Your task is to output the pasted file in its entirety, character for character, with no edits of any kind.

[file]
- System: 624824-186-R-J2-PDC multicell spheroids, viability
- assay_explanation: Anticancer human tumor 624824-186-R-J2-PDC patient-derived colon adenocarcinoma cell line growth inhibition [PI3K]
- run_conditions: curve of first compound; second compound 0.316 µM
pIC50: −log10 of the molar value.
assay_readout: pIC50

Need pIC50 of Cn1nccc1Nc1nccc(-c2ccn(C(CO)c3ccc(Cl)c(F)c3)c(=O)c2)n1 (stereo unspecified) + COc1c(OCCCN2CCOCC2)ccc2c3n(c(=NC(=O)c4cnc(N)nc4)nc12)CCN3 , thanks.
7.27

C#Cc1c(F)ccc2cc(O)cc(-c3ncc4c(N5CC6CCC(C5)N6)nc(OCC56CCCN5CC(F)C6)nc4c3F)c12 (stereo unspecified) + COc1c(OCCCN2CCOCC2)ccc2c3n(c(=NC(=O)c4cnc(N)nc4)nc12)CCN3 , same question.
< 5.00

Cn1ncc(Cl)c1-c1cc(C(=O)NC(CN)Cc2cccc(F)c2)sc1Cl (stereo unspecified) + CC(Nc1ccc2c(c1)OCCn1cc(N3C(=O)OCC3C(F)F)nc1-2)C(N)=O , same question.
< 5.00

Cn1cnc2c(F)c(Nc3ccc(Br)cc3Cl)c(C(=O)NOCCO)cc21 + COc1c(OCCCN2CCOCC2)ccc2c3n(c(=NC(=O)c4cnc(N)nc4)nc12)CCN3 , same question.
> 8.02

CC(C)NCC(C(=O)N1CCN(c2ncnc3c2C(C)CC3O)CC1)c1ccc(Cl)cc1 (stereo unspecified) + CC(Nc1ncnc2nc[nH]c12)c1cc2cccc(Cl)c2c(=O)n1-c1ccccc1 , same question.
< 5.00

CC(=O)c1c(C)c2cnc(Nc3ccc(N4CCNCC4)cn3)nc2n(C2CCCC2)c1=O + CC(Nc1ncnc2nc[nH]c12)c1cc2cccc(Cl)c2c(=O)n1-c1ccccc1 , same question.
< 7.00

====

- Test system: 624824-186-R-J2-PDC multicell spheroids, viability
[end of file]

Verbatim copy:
- System: 624824-186-R-J2-PDC multicell spheroids, viability
- assay_explanation: Anticancer human tumor 624824-186-R-J2-PDC patient-derived colon adenocarcinoma cell line growth inhibition [PI3K]
- run_conditions: curve of first compound; second compound 0.316 µM
pIC50: −log10 of the molar value.
assay_readout: pIC50

Need pIC50 of Cn1nccc1Nc1nccc(-c2ccn(C(CO)c3ccc(Cl)c(F)c3)c(=O)c2)n1 (stereo unspecified) + COc1c(OCCCN2CCOCC2)ccc2c3n(c(=NC(=O)c4cnc(N)nc4)nc12)CCN3 , thanks.
7.27

C#Cc1c(F)ccc2cc(O)cc(-c3ncc4c(N5CC6CCC(C5)N6)nc(OCC56CCCN5CC(F)C6)nc4c3F)c12 (stereo unspecified) + COc1c(OCCCN2CCOCC2)ccc2c3n(c(=NC(=O)c4cnc(N)nc4)nc12)CCN3 , same question.
< 5.00

Cn1ncc(Cl)c1-c1cc(C(=O)NC(CN)Cc2cccc(F)c2)sc1Cl (stereo unspecified) + CC(Nc1ccc2c(c1)OCCn1cc(N3C(=O)OCC3C(F)F)nc1-2)C(N)=O , same question.
< 5.00

Cn1cnc2c(F)c(Nc3ccc(Br)cc3Cl)c(C(=O)NOCCO)cc21 + COc1c(OCCCN2CCOCC2)ccc2c3n(c(=NC(=O)c4cnc(N)nc4)nc12)CCN3 , same question.
> 8.02

CC(C)NCC(C(=O)N1CCN(c2ncnc3c2C(C)CC3O)CC1)c1ccc(Cl)cc1 (stereo unspecified) + CC(Nc1ncnc2nc[nH]c12)c1cc2cccc(Cl)c2c(=O)n1-c1ccccc1 , same question.
< 5.00

CC(=O)c1c(C)c2cnc(Nc3ccc(N4CCNCC4)cn3)nc2n(C2CCCC2)c1=O + CC(Nc1ncnc2nc[nH]c12)c1cc2cccc(Cl)c2c(=O)n1-c1ccccc1 , same question.
< 7.00

====

- Test system: 624824-186-R-J2-PDC multicell spheroids, viability